Projector with the shortest throw distance: Philips Neo Pix Ultra
Reviews of the Best 1080p Projectors under $500 that we’ve tested:
Optoma S334e – Bright Projector under $500
- Picture quality is high
- Good color accuracy and contrast
- Includes 1.1x zoom and vertical keystone correction
- Bright lamp
- Speaker is loud enough for basic TV watching
- Long throw distance
The lightweight and portable Optoma S334e is our top choice if you want a projector you can use both outdoors and inside. It’s quick and easy to install and has a bright 3,800 lumen lamp, so you don’t have to wait until full dark or turn out all the lights to enjoy your movie.
Since you can produce an image anywhere from around 30” to over 300”, it gives you a lot of versatility for different environments and group sizes.
Now one thing to note is that you’ll need a lot of space to get a screen that size. The throw distance on the Optoma S334e is relatively long.
You’ll need about 15 feet for a 120” picture, so if you have a smaller space don’t expect it to give you a giant image. While this long throw distance does limit its flexibility, the S334e is otherwise user-friendly as easy to set up and install.
What really impressed us about the Optoma S334e was the quality of the image. Even though it’s on the lower side, it accepts full HD input and does it justice on the screen.
It’s as crisp, clear, and colorful as any flatscreen TV, with no loss of depth or focus at larger screen sizes. We especially recommend it for sports viewing since it can handle fast-paced sequences without choppiness or blurring. Click here for more detailed review of this projector.
Optoma H184X – Projector Under $500 for Great Image Quality
- 709 color gamut for accurate, true-to-life colors
- Bright enough for lights-on viewing
- Full 3D support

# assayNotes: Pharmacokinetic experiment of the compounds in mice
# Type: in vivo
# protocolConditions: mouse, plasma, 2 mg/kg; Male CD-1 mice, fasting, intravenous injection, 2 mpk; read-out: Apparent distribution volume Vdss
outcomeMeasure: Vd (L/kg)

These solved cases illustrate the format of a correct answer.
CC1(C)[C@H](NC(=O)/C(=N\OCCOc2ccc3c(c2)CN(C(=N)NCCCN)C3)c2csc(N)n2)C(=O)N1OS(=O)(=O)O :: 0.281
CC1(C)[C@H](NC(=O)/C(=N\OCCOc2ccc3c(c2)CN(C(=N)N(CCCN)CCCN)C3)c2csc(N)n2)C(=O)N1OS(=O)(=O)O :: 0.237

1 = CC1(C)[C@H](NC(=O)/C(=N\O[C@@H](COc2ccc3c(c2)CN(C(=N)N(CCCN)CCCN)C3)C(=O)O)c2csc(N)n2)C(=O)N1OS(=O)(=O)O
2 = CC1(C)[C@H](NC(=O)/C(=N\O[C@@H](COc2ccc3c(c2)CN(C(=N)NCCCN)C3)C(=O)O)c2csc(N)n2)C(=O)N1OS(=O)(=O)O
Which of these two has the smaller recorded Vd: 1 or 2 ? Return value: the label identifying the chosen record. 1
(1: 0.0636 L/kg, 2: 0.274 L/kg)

- 40° vertical keystone correction and 1.1x zoom
- Wide range of input options (HDMI, VGA, composite)
- Relatively low input lag
- Some users report border around image
- May produce the rainbow effect
Like the S334e above, the Optoma H184X impressed us with its picture quality despite its low resolution. It supports the full Rec. 709 color gamut for accurate colors, while the bright lamp makes sure they stay vibrant in any light level.
Along with that, you’ll get full 3D support from all content sources, so it really is like having a movie theater in your home.
The Optoma H184X is another option that works as well outside as it does in a home theater. It can produce an image up to 300” on the diagonal and is bright enough you won’t have to wait for full dark to use it. Features like zoom and keystone correction speed up the installation and alignment process.
Something else you might not expect from a projector under $500 is gaming performance. With the Optoma H184X you’ll get a low enough input lag you can play even fast-paced games from modern consoles. That makes it a great choice for media rooms and other multi-use spaces. Learn more about the Optoma H184X
Optoma HD146X – Best Projector Under $500
- Fast response time with a low input lag
- True HD definition
- 6-segment color wheel with over 1 billion displayable colors
- Dynamic Black contrast technology for better depth
- Bright lamp for lights-on viewing
- Full 3D support for both games and movies
- Single-chip design may create rainbow effect
- Poor sound quality
Another great option for gamers is the Optoma HD146X. Its enhanced gaming mode brings the input lag down to around 16ms, which is low even by high-end projector standards. The single-chip design also gives it a high response time on the frame-by-frame level, avoiding compression artifacts and other image issues that can impair your play.
Unlike the models above, the Optoma HD146X has a native resolution of 1080p. The picture is noticeably sharper, though this is partially thanks to the inclusion of Dynamic Black technology, which increases the contrast ratio and the overall image depth.
Its fast response is great for watching movies and sports, too, since there’s no blurring during motion sequences.
Just about the only place, we were disappointed with the Optoma HD146X was the on-board sound. The speaker is weak and tinny with very little bass and is particularly difficult to hear when the fan is on its highest setting.